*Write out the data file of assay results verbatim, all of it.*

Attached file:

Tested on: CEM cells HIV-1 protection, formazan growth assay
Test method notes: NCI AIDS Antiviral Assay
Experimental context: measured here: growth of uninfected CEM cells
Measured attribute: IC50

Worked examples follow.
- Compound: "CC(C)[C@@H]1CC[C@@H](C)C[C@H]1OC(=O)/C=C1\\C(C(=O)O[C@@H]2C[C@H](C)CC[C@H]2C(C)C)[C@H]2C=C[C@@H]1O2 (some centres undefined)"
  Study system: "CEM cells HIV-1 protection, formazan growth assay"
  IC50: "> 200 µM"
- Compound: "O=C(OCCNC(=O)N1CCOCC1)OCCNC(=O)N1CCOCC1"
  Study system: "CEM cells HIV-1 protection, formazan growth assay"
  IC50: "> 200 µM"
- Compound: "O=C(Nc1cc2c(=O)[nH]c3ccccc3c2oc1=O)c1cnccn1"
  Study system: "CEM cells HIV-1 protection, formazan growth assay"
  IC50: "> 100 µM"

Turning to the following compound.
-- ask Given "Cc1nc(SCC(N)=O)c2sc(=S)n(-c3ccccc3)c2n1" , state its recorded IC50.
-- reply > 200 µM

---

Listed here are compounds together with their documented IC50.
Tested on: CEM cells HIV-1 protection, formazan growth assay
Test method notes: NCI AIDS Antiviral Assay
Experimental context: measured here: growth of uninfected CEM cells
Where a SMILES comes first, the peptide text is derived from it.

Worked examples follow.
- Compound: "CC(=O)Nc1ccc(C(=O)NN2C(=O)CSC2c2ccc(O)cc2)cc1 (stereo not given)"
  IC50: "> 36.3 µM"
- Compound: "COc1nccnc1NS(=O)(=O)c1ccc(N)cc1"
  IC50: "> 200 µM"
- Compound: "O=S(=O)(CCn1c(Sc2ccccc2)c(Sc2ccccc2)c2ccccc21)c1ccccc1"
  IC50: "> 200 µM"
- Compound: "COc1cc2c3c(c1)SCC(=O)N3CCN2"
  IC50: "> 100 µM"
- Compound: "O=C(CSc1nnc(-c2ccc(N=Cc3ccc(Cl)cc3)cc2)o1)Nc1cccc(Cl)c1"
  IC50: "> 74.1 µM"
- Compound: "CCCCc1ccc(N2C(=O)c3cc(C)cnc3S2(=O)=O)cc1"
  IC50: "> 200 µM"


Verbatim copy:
Tested on: CEM cells HIV-1 protection, formazan growth assay
Test method notes: NCI AIDS Antiviral Assay
Experimental context: measured here: growth of uninfected CEM cells
Measured attribute: IC50

Worked examples follow.
- Compound: "CC(C)[C@@H]1CC[C@@H](C)C[C@H]1OC(=O)/C=C1\\C(C(=O)O[C@@H]2C[C@H](C)CC[C@H]2C(C)C)[C@H]2C=C[C@@H]1O2 (some centres undefined)"
  Study system: "CEM cells HIV-1 protection, formazan growth assay"
  IC50: "> 200 µM"
- Compound: "O=C(OCCNC(=O)N1CCOCC1)OCCNC(=O)N1CCOCC1"
  Study system: "CEM cells HIV-1 protection, formazan growth assay"
  IC50: "> 200 µM"
- Compound: "O=C(Nc1cc2c(=O)[nH]c3ccccc3c2oc1=O)c1cnccn1"
  Study system: "CEM cells HIV-1 protection, formazan growth assay"
  IC50: "> 100 µM"

Turning to the following compound.
-- ask Given "Cc1nc(SCC(N)=O)c2sc(=S)n(-c3ccccc3)c2n1" , state its recorded IC50.
-- reply > 200 µM

---

Listed here are compounds together with their documented IC50.
Tested on: CEM cells HIV-1 protection, formazan growth assay
Test method notes: NCI AIDS Antiviral Assay
Experimental context: measured here: growth of uninfected CEM cells
Where a SMILES comes first, the peptide text is derived from it.

Worked examples follow.
- Compound: "CC(=O)Nc1ccc(C(=O)NN2C(=O)CSC2c2ccc(O)cc2)cc1 (stereo not given)"
  IC50: "> 36.3 µM"
- Compound: "COc1nccnc1NS(=O)(=O)c1ccc(N)cc1"
  IC50: "> 200 µM"
- Compound: "O=S(=O)(CCn1c(Sc2ccccc2)c(Sc2ccccc2)c2ccccc21)c1ccccc1"
  IC50: "> 200 µM"
- Compound: "COc1cc2c3c(c1)SCC(=O)N3CCN2"
  IC50: "> 100 µM"
- Compound: "O=C(CSc1nnc(-c2ccc(N=Cc3ccc(Cl)cc3)cc2)o1)Nc1cccc(Cl)c1"
  IC50: "> 74.1 µM"
- Compound: "CCCCc1ccc(N2C(=O)c3cc(C)cnc3S2(=O)=O)cc1"
  IC50: "> 200 µM"